It was astonishingly easy to quit Googling. In Chrome, Google's Web browser, I clicked a couple buttons in the Settings tab, and voilà, my default search engine was Bing. The great thing about Chrome is that it remembers your preferences across all your computers—I only needed to switch to Bing on my desktop, and there it was on my laptop, too. (Thank you, Google!) I made the same change on my iPhone and my iPad. The whole thing took 15 seconds and came without any advanced planning or any weighing of the potential downsides. I switched to Bing on a lark—and I've stuck with it, for better or worse, for a week.
What attracted me at first was purely aesthetic. Last week, I saw a picture of Bing's redesigned results page, and I was smitten. The new Bing is like the old Google—your results are presented on a clean, uncluttered page consisting of a lot of links and a few unobtrusive ads. The design suggests prim efficiency and utility, qualities I've always associated with Google. But Google has changed. Over the last year, the world's best search engine has gotten tarted up with "social results." Now, by default, logged-in users see links and photos suggested by friends, and references to Google's social network, Google+, are ever present on the page. Even if you turn off social search—it's one of the many buttons near the top of the page—Google's results are still nowhere as clean as Bing's. Look at the two side by side for the same query:
What's it like to Bing instead of Google? First, consider that I am a heavy Googler. I've been using the search engine for more than a decade, and I’d say I turn to it 30 or 40 times a day at minimum. I've used Google so much that its quirks and shortcuts have become lodged in my brain, and I suspected that switching would require a painful adjustment period. Many people feel this way. In the tech press, threatening to switch to Bing is universally recognized to be an empty gesture, kind of like promising to jet off to Canada if your favored presidential candidate doesn't win. However bad things get over here, the thinking goes, no one would ever seriously consider doing that.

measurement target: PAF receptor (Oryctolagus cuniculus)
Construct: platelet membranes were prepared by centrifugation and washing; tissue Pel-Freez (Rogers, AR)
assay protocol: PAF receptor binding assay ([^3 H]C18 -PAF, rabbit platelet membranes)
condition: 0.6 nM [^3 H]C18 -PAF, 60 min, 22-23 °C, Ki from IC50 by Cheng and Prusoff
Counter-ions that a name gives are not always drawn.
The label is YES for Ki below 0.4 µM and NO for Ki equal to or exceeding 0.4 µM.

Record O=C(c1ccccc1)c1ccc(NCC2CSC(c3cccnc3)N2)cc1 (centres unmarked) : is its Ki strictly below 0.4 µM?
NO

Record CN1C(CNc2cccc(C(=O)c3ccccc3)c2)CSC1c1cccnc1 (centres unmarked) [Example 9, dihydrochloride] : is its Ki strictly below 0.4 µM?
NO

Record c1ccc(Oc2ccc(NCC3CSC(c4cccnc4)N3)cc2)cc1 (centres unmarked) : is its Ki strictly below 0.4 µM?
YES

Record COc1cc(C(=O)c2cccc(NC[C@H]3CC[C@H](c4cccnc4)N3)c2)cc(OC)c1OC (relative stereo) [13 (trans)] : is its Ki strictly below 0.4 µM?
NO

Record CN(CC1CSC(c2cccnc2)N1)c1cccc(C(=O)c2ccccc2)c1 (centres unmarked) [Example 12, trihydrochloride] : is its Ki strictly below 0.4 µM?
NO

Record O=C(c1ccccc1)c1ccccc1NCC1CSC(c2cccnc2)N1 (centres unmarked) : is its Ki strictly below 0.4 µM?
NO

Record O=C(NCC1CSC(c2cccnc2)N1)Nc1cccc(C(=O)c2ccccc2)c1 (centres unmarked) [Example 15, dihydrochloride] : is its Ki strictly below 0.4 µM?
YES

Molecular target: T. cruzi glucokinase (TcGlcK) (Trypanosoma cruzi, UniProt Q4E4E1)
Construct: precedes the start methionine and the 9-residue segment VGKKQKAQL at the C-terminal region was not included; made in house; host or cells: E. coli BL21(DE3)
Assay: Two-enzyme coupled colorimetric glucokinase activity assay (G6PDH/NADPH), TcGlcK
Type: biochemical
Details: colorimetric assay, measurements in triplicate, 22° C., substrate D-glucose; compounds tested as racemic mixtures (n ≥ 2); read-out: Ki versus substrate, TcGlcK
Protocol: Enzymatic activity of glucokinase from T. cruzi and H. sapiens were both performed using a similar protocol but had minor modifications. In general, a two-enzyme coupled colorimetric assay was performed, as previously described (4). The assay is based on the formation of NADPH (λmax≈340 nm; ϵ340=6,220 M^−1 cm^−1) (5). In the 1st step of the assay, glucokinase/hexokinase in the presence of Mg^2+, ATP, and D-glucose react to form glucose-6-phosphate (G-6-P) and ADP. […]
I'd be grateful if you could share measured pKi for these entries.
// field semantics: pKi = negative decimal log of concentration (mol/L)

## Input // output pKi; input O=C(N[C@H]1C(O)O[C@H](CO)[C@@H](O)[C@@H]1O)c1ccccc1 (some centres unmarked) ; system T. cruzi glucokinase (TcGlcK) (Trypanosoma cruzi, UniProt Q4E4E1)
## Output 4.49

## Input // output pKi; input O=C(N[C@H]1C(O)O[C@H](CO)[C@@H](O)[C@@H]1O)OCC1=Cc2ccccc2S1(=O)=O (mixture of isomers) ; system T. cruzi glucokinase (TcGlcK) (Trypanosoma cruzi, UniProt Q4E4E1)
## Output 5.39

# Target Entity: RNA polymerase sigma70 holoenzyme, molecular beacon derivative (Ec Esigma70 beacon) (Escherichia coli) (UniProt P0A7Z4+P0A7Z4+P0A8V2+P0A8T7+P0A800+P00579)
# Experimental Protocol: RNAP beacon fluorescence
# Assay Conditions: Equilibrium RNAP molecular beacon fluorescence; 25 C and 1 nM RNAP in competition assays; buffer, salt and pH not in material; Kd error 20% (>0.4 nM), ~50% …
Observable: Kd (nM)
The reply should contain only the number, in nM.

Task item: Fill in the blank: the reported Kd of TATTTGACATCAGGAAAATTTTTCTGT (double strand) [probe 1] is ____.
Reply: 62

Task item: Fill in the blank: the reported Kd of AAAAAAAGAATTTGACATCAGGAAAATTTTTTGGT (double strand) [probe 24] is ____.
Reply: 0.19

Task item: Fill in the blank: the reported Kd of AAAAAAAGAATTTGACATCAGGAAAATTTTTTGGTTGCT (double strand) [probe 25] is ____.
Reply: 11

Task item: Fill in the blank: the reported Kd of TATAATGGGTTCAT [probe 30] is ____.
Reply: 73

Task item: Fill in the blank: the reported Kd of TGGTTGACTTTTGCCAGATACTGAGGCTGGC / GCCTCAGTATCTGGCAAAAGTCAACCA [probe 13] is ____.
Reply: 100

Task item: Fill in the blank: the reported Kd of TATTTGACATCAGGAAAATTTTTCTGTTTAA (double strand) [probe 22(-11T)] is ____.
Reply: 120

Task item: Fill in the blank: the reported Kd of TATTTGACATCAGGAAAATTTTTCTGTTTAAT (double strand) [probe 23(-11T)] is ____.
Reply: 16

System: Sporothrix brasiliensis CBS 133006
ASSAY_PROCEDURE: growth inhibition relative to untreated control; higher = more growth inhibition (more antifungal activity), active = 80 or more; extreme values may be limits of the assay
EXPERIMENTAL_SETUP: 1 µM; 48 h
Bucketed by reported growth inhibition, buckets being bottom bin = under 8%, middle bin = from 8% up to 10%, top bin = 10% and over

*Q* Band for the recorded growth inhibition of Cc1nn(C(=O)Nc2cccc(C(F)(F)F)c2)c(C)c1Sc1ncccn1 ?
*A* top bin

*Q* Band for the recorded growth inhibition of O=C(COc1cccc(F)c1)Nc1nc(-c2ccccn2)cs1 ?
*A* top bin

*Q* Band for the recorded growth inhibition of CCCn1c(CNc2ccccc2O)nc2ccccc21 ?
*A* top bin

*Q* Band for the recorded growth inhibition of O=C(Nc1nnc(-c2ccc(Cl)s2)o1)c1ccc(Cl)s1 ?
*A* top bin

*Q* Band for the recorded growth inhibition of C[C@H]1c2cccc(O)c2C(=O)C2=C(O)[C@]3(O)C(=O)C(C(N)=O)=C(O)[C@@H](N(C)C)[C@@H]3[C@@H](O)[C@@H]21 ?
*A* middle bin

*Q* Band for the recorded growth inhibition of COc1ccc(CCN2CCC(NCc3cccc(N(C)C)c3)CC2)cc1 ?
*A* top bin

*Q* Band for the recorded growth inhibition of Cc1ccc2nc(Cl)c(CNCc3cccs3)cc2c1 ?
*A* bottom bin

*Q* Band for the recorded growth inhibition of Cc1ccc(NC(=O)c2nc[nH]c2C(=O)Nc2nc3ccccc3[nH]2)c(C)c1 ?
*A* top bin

But Bing isn't nearly as strange as Canada. In the first few hours after making it my default engine, I barely noticed that anything was different. And after a week with Bing, I can say that changing search engines was one of the least arduous product switches I’ve ever made. Going from Google to Bing requires far less of an adjustment than moving from a PC to a Mac or from Facebook to Google+. It’s not even as big a shift as ditching Coke for Pepsi. Instead, it’s on the order of switching from Tide to the supermarket brand. There are some differences between the two, but only obsessives will notice that anything is off. Almost everyone else will feel right at home with Bing.
All that being said, I don’t think you should switch. For one thing, despite Bing’s better design, Google is unquestionably the better search engine. Of the hundreds of searches I conducted in the last week, there were a handful of times that Bing just didn’t seem to be giving me the answer I was looking for. When I turned to Google with the same query, I got better results. This happened once when I was researching the name of a real estate agent; Google turned up some alarming stuff that Bing didn’t catch. Another time, I was looking for a computer scientist who’s an expert on wearable computing. I found a page and contact info for him on Bing, but I got a bounceback when I e-mailed him. When I Googled him, I found an indication that he’d moved on to a new job, with newer contact info—a page that Bing hadn’t turned up in its top results.
Google was better in other tiny ways as well. Sometimes I’d search for a place—the Peets coffee shop near my house, a specific street address—and Bing would fail to show me a link to Bing Maps at the top of its results page. Google always directed me to a Maps page, saving me a step. Bing also doesn’t offer “instant” search, the Google feature that updates results as you type. And most damning of all, I didn’t happen upon any area where Bing is clearly superior to Google. Over lots and lots of searches, Bing mostly worked really well, and one or two times, it didn’t.
The most striking thing about switching to Bing was how enmeshed I remained in the Google universe. During my week with Bing, I found myself reaching for lots of Google products beyond its Web search engine—Gmail, YouTube, Google Calendar, Google Books, Google Scholar, Chrome, Picasa, and probably a few others I’m forgetting. My editor challenged me to go without using any Google products at all. Could I survive even a day without anything made in Mountain View? I tried. I redirected my mail to Hotmail, I tried to abstain from YouTube, and I attempted to research obscure topics without using Scholar. But I couldn’t do it. Google’s just too good—even beyond search, its products are too useful, too central to the Web to get much accomplished without them. I lasted less than half a day without Google, and it was hell.
And that’s the biggest case against switching to Bing. If you’re never really going to escape Google—and if Bing is pretty much exactly like Google—what’s the point? Yes, Google and Bing are functionally identical. But Bing will need a lot more than parity with the most-popular search engine in the land if it wants people to switch en masse.
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